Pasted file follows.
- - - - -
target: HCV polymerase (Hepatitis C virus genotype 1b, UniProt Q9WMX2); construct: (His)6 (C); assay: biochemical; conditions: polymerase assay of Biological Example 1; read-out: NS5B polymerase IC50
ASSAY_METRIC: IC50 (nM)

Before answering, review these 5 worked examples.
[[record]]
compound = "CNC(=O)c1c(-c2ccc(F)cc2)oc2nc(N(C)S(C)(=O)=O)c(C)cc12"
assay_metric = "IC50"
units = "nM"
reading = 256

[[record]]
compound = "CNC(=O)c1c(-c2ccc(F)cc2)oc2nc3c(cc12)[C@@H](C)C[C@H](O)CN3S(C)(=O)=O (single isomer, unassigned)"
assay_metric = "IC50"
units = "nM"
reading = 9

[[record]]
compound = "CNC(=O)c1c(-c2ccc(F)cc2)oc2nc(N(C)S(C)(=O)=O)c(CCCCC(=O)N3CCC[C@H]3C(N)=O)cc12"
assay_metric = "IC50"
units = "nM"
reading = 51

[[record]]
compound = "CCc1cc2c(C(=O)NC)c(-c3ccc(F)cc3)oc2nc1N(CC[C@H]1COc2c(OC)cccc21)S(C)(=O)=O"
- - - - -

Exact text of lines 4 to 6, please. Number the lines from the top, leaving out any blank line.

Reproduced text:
[[record]]
compound = "CNC(=O)c1c(-c2ccc(F)cc2)oc2nc(N(C)S(C)(=O)=O)c(C)cc12"
assay_metric = "IC50"